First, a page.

By: Prem Mahendranathan
The Boeing 737 MAX comes with a software called MCAS (Maneuvering Characteristics Augmentation System).
It is a longitudinal stability enhancement software that is designed to counteract non-liner lift produced by the aircraft’s engines nacelle. MCAS is not a stall prevention software.
Boeing 737MAX has two Large LEAP-1B (68″ diameter) engines attached slightly up and forward, than the CFM56-7 (61″ diameter) engines on its predecessor 737 NG.
Larger diameter nacelle and its location on the aircraft generate vortex flow and produces non-linear lift at high Angle of Attack (AoA)
As the AoA increases during takeoff and climb, this non-linear lift causes a slight pitch-up effect because the engines nacelle are in front of aircraft’s centre of gravity.
The Pitch up effect due to non-linear lift reduces stick force, and that makes the pilot to exert more back pressure on the yoke, leading the aircraft towards stall. ( Note: This is not allowed under FAR §25.173 “Static longitudinal stability”.)
MCAS software senses this condition, through one of the two AoA sensors called “Alpha Vane” located either side of the fuselage.
Then it directs the horizontal stabiliser trim to move the aircraft back to nose down position. Once the MCAS senses AoA falls below the stable threshold it will command the stabilizer trim to return the aircraft back to state before MCAS was activated.
MCAS activates without pilot’s command and only operates on manual and flaps up flight.
If the sensor or software is at fault, then the aircraft has a chance of crash.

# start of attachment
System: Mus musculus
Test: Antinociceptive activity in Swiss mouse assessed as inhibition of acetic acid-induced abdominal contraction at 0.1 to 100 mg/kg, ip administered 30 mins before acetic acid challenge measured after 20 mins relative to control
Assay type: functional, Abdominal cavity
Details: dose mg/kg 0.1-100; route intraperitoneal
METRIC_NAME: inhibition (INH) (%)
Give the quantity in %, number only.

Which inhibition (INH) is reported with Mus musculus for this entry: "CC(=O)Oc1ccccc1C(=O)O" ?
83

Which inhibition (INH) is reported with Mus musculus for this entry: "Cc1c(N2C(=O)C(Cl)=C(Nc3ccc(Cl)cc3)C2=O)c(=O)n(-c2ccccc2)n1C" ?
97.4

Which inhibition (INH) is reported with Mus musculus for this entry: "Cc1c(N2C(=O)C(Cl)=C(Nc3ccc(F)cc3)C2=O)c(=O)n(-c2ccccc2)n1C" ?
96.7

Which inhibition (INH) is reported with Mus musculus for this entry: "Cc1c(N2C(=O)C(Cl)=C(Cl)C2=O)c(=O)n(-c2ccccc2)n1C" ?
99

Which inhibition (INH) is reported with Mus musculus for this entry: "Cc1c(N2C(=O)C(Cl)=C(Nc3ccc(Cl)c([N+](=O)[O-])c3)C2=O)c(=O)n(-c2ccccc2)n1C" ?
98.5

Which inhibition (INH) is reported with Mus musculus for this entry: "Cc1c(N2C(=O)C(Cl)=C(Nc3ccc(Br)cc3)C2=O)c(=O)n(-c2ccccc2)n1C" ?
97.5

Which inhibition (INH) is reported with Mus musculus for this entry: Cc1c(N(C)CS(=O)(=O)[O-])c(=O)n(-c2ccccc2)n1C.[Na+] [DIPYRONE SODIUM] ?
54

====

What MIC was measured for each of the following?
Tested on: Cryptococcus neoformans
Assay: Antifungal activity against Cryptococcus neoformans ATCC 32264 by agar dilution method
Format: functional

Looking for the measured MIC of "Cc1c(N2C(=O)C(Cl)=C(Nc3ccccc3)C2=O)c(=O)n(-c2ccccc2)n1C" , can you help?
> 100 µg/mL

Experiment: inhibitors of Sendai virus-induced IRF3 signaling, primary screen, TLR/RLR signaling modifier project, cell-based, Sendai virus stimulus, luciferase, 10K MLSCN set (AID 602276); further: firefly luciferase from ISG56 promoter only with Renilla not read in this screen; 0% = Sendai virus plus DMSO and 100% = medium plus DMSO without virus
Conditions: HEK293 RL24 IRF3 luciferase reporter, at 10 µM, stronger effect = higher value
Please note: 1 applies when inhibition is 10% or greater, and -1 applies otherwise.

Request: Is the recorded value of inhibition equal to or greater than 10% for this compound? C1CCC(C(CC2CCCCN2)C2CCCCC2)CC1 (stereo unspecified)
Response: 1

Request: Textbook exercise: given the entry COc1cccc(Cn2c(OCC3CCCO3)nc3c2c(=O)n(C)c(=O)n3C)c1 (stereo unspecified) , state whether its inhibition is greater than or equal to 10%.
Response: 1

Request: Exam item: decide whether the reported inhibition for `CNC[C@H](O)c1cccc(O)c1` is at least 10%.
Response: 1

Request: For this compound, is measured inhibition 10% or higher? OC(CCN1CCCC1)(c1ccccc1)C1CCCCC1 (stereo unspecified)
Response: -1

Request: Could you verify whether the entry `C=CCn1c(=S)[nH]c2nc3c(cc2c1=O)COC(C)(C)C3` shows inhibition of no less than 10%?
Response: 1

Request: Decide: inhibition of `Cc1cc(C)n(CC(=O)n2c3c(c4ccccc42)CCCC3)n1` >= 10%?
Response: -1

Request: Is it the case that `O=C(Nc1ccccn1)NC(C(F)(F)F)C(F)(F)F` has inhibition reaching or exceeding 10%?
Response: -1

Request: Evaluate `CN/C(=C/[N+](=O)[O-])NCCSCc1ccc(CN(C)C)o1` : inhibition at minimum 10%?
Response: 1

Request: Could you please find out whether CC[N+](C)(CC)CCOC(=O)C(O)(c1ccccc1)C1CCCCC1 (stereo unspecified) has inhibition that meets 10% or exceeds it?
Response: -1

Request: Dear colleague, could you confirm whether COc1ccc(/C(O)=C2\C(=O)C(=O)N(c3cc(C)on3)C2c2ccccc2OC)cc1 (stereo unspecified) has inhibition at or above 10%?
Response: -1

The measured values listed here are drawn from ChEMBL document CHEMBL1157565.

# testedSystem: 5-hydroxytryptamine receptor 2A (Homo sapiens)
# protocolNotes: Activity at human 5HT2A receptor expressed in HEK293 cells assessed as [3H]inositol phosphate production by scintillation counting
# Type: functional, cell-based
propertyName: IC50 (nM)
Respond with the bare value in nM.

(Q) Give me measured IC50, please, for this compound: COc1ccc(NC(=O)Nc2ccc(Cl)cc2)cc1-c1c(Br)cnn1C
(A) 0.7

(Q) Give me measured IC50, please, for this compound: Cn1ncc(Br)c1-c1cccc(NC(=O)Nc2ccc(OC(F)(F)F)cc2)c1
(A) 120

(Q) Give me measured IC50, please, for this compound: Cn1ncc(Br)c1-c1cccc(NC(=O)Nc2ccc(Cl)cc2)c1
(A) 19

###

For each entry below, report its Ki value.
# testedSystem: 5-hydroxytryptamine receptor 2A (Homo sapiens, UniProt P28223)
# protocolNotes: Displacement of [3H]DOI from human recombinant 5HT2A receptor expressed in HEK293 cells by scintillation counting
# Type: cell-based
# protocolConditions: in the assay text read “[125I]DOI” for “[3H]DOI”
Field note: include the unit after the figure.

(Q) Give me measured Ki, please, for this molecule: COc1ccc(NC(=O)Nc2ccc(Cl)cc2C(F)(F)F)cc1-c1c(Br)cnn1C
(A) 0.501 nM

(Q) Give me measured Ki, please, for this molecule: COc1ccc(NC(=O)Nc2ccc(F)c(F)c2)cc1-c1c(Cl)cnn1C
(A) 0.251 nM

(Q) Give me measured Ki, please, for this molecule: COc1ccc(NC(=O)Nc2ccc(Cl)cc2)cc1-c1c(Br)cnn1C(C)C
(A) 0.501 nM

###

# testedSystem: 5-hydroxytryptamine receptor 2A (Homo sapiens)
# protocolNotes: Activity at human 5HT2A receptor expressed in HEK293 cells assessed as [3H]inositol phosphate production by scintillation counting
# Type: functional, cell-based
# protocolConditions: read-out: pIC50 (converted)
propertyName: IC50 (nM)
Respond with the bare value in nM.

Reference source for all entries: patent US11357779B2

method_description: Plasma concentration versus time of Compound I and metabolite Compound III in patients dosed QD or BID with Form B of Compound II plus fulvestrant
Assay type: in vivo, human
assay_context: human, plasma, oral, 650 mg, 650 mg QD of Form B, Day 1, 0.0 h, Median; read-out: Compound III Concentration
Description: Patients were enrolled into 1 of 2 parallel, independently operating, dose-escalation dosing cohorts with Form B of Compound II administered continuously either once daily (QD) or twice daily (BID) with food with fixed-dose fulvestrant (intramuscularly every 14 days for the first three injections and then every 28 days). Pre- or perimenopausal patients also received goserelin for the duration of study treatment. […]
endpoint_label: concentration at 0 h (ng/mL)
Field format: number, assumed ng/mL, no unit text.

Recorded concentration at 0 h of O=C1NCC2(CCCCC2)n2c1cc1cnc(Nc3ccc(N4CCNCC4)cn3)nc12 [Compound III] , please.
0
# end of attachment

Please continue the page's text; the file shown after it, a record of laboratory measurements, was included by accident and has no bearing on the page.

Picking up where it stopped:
FAR §25.173 Static longitudinal stability.
Under the conditions specified in §25.175, the characteristics of the elevator control forces (including friction) must be as follows:
(a) A pull must be required to obtain and maintain speeds below the specified trim speed, and a push must be required to obtain and maintain speeds above the specified trim speed. This must be shown at any speed that can be obtained except speeds higher than the landing gear or wing flap operating limit speeds or VFC/MFC,whichever is appropriate, or lower than the minimum speed for steady unstalled flight.
(b) The airspeed must return to within 10 percent of the original trim speed for the climb, approach, and landing conditions specified in §25.175 (a), (c), and (d), and must return to within 7.5 percent of the original trim speed for the cruising condition specified in §25.175(b), when the control force is slowly released from any speed within the range specified in paragraph (a) of this section.
(c) The average gradient of the stable slope of the stick force versus speed curve may not be less than 1 pound for each 6 knots.
(d) Within the free return speed range specified in paragraph (b) of this section, it is permissible for the airplane, without control forces, to stabilize on speeds above or below the desired trim speeds if exceptional attention on the part of the pilot is not required to return to and maintain the desired trim speed and altitude.
[Amdt. 25-7, 30 FR 13117, Oct. 15, 1965]